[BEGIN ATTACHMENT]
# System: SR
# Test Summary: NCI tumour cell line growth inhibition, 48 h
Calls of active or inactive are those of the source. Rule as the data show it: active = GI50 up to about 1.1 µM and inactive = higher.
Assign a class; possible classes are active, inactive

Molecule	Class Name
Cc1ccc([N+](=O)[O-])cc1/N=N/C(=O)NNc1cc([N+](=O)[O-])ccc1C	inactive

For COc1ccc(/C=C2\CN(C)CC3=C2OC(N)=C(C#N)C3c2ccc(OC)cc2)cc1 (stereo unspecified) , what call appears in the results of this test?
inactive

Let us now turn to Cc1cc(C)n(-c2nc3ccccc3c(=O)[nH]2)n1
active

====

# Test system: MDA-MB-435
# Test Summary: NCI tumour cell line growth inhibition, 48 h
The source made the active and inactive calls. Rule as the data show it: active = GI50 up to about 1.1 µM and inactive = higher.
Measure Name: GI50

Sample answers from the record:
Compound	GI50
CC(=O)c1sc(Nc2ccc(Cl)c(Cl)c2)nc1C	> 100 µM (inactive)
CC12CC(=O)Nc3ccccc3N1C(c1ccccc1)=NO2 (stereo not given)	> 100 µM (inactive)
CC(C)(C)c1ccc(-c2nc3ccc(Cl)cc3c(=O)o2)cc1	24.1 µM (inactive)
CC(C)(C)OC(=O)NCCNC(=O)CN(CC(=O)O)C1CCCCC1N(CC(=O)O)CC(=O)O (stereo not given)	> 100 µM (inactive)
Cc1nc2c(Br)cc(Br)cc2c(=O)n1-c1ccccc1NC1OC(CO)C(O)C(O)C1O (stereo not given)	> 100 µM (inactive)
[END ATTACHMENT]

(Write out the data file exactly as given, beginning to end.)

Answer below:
# System: SR
# Test Summary: NCI tumour cell line growth inhibition, 48 h
Calls of active or inactive are those of the source. Rule as the data show it: active = GI50 up to about 1.1 µM and inactive = higher.
Assign a class; possible classes are active, inactive

Molecule	Class Name
Cc1ccc([N+](=O)[O-])cc1/N=N/C(=O)NNc1cc([N+](=O)[O-])ccc1C	inactive

For COc1ccc(/C=C2\CN(C)CC3=C2OC(N)=C(C#N)C3c2ccc(OC)cc2)cc1 (stereo unspecified) , what call appears in the results of this test?
inactive

Let us now turn to Cc1cc(C)n(-c2nc3ccccc3c(=O)[nH]2)n1
active

====

# Test system: MDA-MB-435
# Test Summary: NCI tumour cell line growth inhibition, 48 h
The source made the active and inactive calls. Rule as the data show it: active = GI50 up to about 1.1 µM and inactive = higher.
Measure Name: GI50

Sample answers from the record:
Compound	GI50
CC(=O)c1sc(Nc2ccc(Cl)c(Cl)c2)nc1C	> 100 µM (inactive)
CC12CC(=O)Nc3ccccc3N1C(c1ccccc1)=NO2 (stereo not given)	> 100 µM (inactive)
CC(C)(C)c1ccc(-c2nc3ccc(Cl)cc3c(=O)o2)cc1	24.1 µM (inactive)
CC(C)(C)OC(=O)NCCNC(=O)CN(CC(=O)O)C1CCCCC1N(CC(=O)O)CC(=O)O (stereo not given)	> 100 µM (inactive)
Cc1nc2c(Br)cc(Br)cc2c(=O)n1-c1ccccc1NC1OC(CO)C(O)C(O)C1O (stereo not given)	> 100 µM (inactive)